This weekend (Mar 15-16)
The biggest feature on the forecast charts is the developing cyclone near Vanuatu. And the good news is that there's been no major changes since Friday's notes, apart form a minor size upgrade.
We're looking at a rapidly intensifying system over the coming days that's expected to track southwards through the trade belt, with core E'ly wind speeds reaching 70-80kts. Although the supporting ridge and location of the cyclone are very good for Australia's East Coast swell prospects, the only negative (re: surf potential) is the slightly-faster-than-optimal southward track.
Still, most model guidance has the cyclone undergoing extra-tropical transition during the latter half of this week and tracking to a position west of New Zealand - meaning we'll see only a moderate reduction in its swell generating capacity into the weekend (compared to a complete reduction, if the ex-TC tracked east of New Zealand, as is the more common route).
So what can we expect surfing wise? The peak of the groundswell is due Sunday however we'll see the early stages of new swell fill in on Saturday (that developed just ahead of the cyclone). This should kick up wave heights into the 5-6ft range across most open coasts throughout Saturday.
On Sunday, the bulk groundswell from (ex)-TC Lusi will kick in and we're looking at some pretty hefty sets at exposed stretches, upwards of 6ft and possibly closer to 8ft at times (in fact I wouldn't be surprised if a few swell magnets see bomb sets upwards of this too). Although model data is reasonably evenly split across most coasts (size wise), I have a feeling we'll see the largest surf from this pulse in Northern NSW, with slightly smaller waves in SE Qld and along the Mid North Coast.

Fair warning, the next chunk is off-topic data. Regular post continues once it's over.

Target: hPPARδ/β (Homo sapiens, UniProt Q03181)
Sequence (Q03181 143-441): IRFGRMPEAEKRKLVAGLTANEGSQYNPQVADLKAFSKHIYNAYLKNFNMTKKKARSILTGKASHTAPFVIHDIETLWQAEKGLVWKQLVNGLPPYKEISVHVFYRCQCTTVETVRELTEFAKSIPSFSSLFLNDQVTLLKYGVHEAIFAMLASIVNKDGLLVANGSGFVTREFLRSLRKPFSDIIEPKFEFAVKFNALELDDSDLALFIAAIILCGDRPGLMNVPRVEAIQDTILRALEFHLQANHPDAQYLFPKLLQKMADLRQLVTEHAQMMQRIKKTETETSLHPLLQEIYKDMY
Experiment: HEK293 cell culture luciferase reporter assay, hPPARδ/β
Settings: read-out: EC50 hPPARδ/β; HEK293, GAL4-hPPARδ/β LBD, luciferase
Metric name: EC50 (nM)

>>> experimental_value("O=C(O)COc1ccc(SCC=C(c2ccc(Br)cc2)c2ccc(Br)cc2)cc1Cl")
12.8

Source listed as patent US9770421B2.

But - it looks like local winds may spoil the party on Sunday. A ridge of high pressure in the Tasman Sea will work with an approaching front from the southwest to direct freshening northerly winds about the coast, mainly in the Mid North and Northern NSW regions. The SE Qld region will probably see light variable winds early morning but northerly breezes are quite likely into the afternoon. Let's re-evaluate in Wednesday's update.
Next week (Mar 17 onwards)
Monday is a mixed bag across the entire region but ultimately we'll see excellent waves in many locations. Sunday's large E'ly groundswell will have peaked and will be slowly easing, but we're still on track for inconsistent 4-6ft waves early Monday morning (maybe a little smaller in SE Qld). However the approaching W/SW change is likely to impact the Mid North Coast by the morning, creating clean condiitons, with a S'ly change spreading northwards during the day. This means early NW winds in SE Qld and Northern NSW ahead of the change - aim for an afternoon paddle at this stage.
Beyond Monday, we're looking at a smaller E/SE swell through Tuesday and maybe early Wednesday from the remnants of (ex)-TC Lusi, originating from its weekend position west of New Zealand. And there's some south swell on the cards for the middle of the week too, stemming from a strong fetch entering the southern Tasman Sea in the wake of Sunday night's front. I'll update these thoughts in more detail on Wednesday.
Thanks, wellsy..... Wish my punt on sw to se winds came in though........ Looks like the "jellyfish shitwind thanks to that inland trough and blocking high. Oh, well, surf is better than no surf ;)